Another change has been made to the Appeals Committee, the appellate authority regarding CADI cases. Earlier, it was mentioned that the committee would be composed of the Vice-Chancellor, the Pro Vice-Chancellor, and the Dean of Student Affairs. In a divergence, the appellate authority now places the power solely in the hands of the Vice-Chancellor (Clause 10.3). The time for communicating the decision is slashed yet again: the committee must now provide a decision within 10 days of the appeal, down from the earlier stipulation of 15 days.

Clause 14 states: “Nothing in this document limits the powers of the Vice Chancellor to take suo moto cognizance of any disciplinary matter not covered in this document…”. Such a clause implies that the VC is beyond the limitations of the very committee he is chairing and indeed, wields power CADI does not claim.

Earlier, while proceedings documents could be copied/removed for legal and administrative purposes with prior approval of either the Member Secretary or the committee Chair, now the approval can be given solely by the VC.


Finally, two clauses in the new guidelines raise questions about the effectiveness of the procedure. Clause 9.2 allows CADI to use any information, even hearsay and third-party testimony if they deem it ‘relevant.’

Avi Sharma, UG ’24, a representative on the committee, emailed the student body immediately after the new guidelines were shared, questioning the university’s motives and arguing that the administration “have been trying to take away all liberties little by little.” Referring to clause 9.2, Avi says, “Ashoka has literally given up any responsibility for having to produce any proof to f*ck you over”.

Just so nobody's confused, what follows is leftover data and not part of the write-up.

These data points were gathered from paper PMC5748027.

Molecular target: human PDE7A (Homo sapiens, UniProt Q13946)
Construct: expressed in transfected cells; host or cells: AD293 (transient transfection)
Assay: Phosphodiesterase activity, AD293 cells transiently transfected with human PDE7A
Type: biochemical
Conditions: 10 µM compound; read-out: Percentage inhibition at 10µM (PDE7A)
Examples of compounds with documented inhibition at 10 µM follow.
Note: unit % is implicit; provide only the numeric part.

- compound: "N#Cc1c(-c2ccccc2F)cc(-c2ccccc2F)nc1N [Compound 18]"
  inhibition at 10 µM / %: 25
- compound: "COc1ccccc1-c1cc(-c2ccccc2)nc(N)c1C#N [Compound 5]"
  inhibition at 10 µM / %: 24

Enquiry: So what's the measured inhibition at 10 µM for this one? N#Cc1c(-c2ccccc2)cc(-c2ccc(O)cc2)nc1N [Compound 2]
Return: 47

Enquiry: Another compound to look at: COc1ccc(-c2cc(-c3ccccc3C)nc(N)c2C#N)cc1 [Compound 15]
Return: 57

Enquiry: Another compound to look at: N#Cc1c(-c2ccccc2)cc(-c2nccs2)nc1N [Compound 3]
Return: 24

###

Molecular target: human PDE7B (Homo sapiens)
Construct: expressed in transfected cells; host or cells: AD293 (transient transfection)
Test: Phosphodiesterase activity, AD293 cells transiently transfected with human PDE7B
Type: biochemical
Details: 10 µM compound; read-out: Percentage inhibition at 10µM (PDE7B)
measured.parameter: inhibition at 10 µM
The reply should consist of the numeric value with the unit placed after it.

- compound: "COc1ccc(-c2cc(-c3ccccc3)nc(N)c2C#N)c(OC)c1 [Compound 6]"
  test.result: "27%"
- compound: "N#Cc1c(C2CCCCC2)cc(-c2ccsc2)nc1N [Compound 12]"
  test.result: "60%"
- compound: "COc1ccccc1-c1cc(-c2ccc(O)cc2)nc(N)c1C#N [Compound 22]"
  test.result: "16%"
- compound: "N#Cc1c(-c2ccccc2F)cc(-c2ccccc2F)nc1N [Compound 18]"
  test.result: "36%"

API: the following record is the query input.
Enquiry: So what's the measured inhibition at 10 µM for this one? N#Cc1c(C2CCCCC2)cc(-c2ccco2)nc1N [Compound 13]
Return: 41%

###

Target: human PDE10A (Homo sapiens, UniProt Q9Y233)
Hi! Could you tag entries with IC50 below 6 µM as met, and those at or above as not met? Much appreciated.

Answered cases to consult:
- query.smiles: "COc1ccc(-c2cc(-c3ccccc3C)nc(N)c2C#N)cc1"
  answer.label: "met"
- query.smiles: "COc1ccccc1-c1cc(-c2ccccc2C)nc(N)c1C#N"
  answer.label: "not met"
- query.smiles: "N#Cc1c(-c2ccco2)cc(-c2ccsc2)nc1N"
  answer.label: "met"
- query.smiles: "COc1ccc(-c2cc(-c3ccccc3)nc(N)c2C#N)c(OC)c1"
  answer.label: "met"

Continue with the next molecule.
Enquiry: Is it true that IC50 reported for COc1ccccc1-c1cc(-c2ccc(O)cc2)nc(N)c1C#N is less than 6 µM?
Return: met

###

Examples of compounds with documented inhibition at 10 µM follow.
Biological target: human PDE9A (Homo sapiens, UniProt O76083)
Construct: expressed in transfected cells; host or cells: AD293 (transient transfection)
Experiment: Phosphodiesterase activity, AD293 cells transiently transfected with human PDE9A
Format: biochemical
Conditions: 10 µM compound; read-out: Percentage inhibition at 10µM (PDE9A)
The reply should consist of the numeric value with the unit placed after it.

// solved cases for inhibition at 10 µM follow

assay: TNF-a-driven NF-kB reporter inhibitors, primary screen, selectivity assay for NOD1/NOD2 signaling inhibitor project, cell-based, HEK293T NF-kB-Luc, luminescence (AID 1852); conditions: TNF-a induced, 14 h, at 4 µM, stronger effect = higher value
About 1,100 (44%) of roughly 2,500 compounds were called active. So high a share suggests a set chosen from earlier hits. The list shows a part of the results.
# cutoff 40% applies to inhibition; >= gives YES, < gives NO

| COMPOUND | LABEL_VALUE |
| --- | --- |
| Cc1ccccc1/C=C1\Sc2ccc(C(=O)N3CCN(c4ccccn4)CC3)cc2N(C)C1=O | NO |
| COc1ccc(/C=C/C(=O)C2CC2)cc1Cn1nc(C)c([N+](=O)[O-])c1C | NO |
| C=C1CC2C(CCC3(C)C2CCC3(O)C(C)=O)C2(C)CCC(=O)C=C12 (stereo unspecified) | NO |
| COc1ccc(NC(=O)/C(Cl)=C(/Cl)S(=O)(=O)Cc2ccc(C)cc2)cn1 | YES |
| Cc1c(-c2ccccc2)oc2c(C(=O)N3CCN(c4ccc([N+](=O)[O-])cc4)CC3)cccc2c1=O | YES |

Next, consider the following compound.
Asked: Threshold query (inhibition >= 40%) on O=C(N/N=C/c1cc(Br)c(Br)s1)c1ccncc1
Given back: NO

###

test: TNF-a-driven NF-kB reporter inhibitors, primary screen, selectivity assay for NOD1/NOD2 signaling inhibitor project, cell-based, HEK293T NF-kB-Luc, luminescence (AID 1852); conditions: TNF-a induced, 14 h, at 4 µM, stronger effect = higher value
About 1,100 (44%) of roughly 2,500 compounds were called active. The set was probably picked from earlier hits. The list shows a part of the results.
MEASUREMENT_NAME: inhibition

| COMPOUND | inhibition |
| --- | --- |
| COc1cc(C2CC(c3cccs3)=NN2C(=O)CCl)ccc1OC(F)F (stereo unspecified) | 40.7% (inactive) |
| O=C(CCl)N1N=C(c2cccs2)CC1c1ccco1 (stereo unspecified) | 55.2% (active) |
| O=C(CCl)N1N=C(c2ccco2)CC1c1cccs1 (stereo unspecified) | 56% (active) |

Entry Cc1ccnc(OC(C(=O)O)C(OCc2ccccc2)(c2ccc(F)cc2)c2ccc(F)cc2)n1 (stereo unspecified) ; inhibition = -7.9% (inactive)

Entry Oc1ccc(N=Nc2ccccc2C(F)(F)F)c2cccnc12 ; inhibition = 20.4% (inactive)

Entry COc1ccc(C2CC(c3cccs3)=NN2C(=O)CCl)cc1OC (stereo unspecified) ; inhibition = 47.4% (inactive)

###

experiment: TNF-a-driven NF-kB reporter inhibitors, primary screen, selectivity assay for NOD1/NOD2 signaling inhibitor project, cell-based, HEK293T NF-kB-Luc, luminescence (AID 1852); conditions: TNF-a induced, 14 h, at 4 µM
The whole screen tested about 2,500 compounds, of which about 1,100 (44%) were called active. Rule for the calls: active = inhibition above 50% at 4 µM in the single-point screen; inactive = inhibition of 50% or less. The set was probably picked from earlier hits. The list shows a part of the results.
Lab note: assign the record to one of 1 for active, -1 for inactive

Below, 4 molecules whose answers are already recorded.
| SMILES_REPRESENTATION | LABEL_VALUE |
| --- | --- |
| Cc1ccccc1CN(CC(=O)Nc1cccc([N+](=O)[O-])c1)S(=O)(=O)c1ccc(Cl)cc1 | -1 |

The Edict reached out to CADI reps for comment. Requesting to remain anonymous, an undergraduate representative confirmed that they had not been kept in the loop regarding any recent CADI proceedings, or the drastic change in guidelines.

Sachin Sharma, Registrar, Ashoka University, did not respond to The Edict’s request for comment. Comments are awaited from Mr. Sharma and the Registrar’s Office.

Furthermore, the rules suggest that decisions can now be made on preponderance of probabilities (whether it is more likely than not that a violation occurred) and not on conclusive evidence. Clause 9.4 reads: “University authorities will make every effort to adhere to the procedures outlined in this document. Deviation from these procedures do not automatically invalidate a decision or proceedings.”


The position of Member Secretary (responsible for maintaining case records and recording minutes) has also been changed. Earlier, the role was filled by a member of CADI itself. However, the new guidelines empower the VC to appoint as Secretary someone who will not be a member of CADI, and therefore, cannot exercise voting rights.

Another change has been made to the review period- the guidelines, earlier subject to annual review, are now subject to ‘periodic’ review. There has been no mention of what this time period would be, and the guidelines may be revised “whenever the need arises.”